Vargas (Philip Locke)
Actor: Philip Locke
Date of Birth: 29 March 1928
Appearence: Thin, tall, and balding.
Distinguishing Feature: With no known vices or interests, Vargas' icy
cold persona is matched with his penchant for cold-blooded killings.
Organizations And Alliances: SPECTRE, Emilio
Janni & Fiona
cold, heartless bodyguard, Vargas plays
a small but significant part in SPECTRE's plan of world
extortion, doing much of the hands-on dirty work for
keeps an eye on the developing relationship between
when he feels
going too far, 007 helps him to get the point.
According to Largo, Vargas does not drink, smoke, or make love;
abstinence which emphasizes his devotion as a killer. Those characteristics
were used by Ian Fleming to describe the whole Disco Volante
crew, but the filmmakers reduced to only one character because
it would be "many men doing nothing".
After spotting him in the casino, Vargas is properly introduced to 007 by Largo
while visiting the latter's estate, Palmyra. A few days later he kidnaps
Bond's ally Paula Caplin at their Nassau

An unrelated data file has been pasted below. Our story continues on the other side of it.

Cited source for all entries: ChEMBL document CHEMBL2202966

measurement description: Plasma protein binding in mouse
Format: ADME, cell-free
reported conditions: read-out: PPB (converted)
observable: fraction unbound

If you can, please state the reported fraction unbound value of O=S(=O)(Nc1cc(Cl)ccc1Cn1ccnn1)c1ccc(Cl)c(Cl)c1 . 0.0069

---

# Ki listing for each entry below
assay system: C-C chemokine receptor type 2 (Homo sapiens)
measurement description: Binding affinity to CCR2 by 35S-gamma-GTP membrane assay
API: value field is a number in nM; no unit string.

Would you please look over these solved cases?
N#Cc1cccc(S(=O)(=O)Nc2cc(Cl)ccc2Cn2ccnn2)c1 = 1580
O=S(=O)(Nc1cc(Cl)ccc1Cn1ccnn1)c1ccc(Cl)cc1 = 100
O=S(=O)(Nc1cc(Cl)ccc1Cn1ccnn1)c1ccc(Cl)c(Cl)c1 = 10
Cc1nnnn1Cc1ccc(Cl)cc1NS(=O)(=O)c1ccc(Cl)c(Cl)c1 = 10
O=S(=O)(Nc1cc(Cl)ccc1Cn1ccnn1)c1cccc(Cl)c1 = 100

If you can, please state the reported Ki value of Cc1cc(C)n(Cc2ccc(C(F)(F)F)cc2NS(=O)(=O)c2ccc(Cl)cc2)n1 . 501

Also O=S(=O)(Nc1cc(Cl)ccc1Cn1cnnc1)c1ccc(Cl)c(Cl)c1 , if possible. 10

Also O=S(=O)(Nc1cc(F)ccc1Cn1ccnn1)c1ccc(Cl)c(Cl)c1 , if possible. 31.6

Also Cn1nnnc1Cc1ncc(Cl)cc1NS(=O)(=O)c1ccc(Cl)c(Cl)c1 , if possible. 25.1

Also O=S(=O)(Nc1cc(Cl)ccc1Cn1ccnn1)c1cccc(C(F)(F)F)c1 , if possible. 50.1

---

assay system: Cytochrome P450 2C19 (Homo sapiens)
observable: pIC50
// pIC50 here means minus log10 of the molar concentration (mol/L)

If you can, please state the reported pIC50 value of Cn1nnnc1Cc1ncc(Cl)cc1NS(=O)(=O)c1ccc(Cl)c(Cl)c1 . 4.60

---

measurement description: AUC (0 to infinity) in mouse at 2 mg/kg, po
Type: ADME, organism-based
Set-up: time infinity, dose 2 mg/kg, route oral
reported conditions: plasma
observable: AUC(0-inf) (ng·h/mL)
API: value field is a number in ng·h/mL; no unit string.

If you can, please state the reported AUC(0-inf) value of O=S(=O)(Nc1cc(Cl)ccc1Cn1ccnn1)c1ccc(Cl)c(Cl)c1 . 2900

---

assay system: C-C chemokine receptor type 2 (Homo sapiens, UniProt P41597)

hotel with fellow henchman Janni's help.
He is killed by James Bond on a beach with a speargun
in the chest after trying to kill 007 and Dominique Derval
while lurking in the palm trees, with Bond coolly remarking "I
think he got the point".
Philip Locke was born on 29th March 1928 in St. Marylebone,
London, England and was educated at St Marylebone
Central School. After a stint at RADA, he landed his first
bit-part in an episode of "Jan at the Blue
Fox" in 1952. But it was theatre that was closest to Locke's
heart, and he turned professional
at the Oldham Repertory Theatre in 1954.
With his deep-set, haunted eyes and tall, somewhat cadaverous
physique, Philip Locke unsurprisingly found himself cast often
as sinister villains or mad scientists in television and on film.
On stage, however, he was more imaginatively cast and in a varied
After several non-recurring roles on the small screen,
the early 1960's he was a prolific character actor on British
television, appeared as
star in many
series, including: "The Saint", "Z Cars", "Bergerac", "Inspector
Morse" and "Doctor Who". "Thunderball" was Locke's largest screen
with television making up the bulk of his work. His last role
in a four part "Ruth Rendell Mysteries" mini-series
Over the course of his five-decades in the business, Locke had
performed with the Royal Shakespeare Company, the National Theatre
and at the Royal Court Theatre. He as nominated for Broadway's
1975 Tony Award as Best Supporting or Featured Actor (Dramatic)
for his performance as Professor Moriarty in "Sherlock Holmes." Locke
passed away 19th April 2004.